Many cities have opened up data on various forms of service requests, but it's difficult to interpret these data. If we see that part of a city has more calls for potholes, does that mean that there are more potholes or more people who will make service requests?

Have there been any studies that attempt to decompose number of service requests into the rate of the phenomena and propensity to call?

I am asking for data resulting from such studies, not for discussion about bias or how to avoid bias.

  • 1
    This seems off-topic. Can you expand your question to relate better to open data?
    – Kermit
    May 21, 2013 at 18:52
  • 2
    How do you suggest? This is about using open data, in this case, open data about service requests to cities. In Chicago, these kinds of data make up a good share of cities data portal.
    – fgregg
    May 21, 2013 at 18:54
  • 1
    At the very least, you should normalize the data by population ... which probably means refering back to your earlier question about crime statistics : opendata.stackexchange.com/q/381/263
    – Joe
    May 22, 2013 at 8:59

2 Answers 2


I understand your question and it does relate to open data. It seems like you have a piece of open data: municipal service requests (i.e. "fix the pothole in front of my house!"). Your followup question is a good one: given the number of service requests, are these people just cranky, or are there actually more needed items to be fixed in a certain area?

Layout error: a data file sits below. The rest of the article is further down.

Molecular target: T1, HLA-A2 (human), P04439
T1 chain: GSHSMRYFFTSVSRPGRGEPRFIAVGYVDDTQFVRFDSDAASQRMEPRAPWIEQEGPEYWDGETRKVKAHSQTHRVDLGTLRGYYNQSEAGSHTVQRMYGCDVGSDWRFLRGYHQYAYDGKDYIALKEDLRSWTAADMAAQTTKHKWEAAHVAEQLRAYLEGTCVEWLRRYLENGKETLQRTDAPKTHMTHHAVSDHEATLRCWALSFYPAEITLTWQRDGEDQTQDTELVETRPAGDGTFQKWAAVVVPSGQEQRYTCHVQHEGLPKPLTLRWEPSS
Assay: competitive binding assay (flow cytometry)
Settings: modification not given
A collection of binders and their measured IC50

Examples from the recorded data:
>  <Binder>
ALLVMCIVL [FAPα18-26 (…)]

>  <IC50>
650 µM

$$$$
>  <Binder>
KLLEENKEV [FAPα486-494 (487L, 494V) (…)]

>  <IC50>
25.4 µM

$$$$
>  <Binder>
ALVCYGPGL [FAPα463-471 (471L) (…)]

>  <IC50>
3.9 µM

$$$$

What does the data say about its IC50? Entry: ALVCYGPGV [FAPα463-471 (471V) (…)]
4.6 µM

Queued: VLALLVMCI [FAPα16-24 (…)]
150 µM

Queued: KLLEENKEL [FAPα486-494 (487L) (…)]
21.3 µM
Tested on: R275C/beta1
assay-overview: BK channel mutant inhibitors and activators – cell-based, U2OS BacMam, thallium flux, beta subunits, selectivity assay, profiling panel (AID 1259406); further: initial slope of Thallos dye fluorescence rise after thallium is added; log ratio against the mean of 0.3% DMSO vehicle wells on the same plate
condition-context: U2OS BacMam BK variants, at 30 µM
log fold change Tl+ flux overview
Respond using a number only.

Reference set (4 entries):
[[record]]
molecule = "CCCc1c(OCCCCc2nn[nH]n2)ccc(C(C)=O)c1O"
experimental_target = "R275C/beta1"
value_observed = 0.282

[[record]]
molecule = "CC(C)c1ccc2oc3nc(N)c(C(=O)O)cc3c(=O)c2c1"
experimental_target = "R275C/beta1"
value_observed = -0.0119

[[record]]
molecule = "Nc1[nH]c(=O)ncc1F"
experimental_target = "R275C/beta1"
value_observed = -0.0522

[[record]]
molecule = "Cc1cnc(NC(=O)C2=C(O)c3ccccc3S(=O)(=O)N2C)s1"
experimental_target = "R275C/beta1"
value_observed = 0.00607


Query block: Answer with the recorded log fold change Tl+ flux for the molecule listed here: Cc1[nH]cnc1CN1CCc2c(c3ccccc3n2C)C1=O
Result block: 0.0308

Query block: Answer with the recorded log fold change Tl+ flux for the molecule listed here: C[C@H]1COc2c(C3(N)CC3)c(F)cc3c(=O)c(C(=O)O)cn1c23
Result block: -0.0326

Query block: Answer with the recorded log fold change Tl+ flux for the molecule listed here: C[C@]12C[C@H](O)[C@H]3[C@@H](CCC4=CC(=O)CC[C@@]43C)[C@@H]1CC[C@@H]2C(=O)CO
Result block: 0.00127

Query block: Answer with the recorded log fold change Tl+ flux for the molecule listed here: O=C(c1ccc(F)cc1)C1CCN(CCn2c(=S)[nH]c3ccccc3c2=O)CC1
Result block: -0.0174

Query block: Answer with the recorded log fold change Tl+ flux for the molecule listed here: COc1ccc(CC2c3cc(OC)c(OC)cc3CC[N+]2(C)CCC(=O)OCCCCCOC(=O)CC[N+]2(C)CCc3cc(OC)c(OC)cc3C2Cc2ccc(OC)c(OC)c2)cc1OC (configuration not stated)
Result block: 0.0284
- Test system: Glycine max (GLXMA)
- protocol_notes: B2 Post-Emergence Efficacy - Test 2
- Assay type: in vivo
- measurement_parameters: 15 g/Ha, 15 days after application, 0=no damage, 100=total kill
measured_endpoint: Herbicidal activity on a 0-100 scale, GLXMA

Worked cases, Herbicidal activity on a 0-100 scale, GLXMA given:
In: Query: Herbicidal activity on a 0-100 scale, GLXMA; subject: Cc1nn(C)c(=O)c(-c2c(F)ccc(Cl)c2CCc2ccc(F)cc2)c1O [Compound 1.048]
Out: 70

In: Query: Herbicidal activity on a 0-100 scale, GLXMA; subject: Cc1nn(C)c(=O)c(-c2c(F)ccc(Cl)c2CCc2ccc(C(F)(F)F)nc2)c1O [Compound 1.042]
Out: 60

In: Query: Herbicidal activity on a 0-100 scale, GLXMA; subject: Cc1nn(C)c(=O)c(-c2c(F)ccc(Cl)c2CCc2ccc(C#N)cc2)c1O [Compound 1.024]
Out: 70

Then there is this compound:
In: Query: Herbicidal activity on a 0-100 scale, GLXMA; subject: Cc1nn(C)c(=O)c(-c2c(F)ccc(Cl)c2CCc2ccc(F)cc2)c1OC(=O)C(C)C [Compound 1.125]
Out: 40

I searched a while for data on the responsiveness of public works departments in municipalities. Not surprisingly, this data is not collected yet in an open fashion that I could find. It is alluded to in annual reports, but even there, the numbers are sparse.

Some alternate possibilities:

  1. Try to get the total number of requests historically, before and after the open data request system opened up.

  2. Get the number of "potholes fixed" (public works improvements?) with and without an actual service request (this is harder I would imagine, and you will need to clarify what projects are and are not included).

  3. Get the number/type of service requests and overlay demographics (maybe old people call more, or maybe rich people, soccer moms, etc). A lot of this will depend on how the request is geo-located (by zip, by block group, etc)

As an aside, I think it might actually be a good thing to have some sort of "responsiveness" metric for public works departments; maybe you could make one. Every department seems to claim that it is responsive, but I was unable to prove this by looking at their annual reports since they didn't use numbers.


You would need to show evidence that the city of Chicago is reporting (unusually) more potholes than other service requests compared to other cities (ie. New York City). Once you have evidence, then you would need to approach the source of the data. Until that you can show that comparison, it's a subjective opinion that the data has (significant) bias.

Naturally, all data has some sort of bias. There is an acceptable tolerance for bias, but in this case, you would need to show a significant variance between service requests between cities.

  • 1
    I'm not asking about the differences between cities. I'm also asking whether anyone has done this analysis, not how to do it.
    – fgregg
    May 21, 2013 at 19:23
  • Which is why this question seems off-topic to me unless you can better relate it to open data.
    – Kermit
    May 21, 2013 at 19:23

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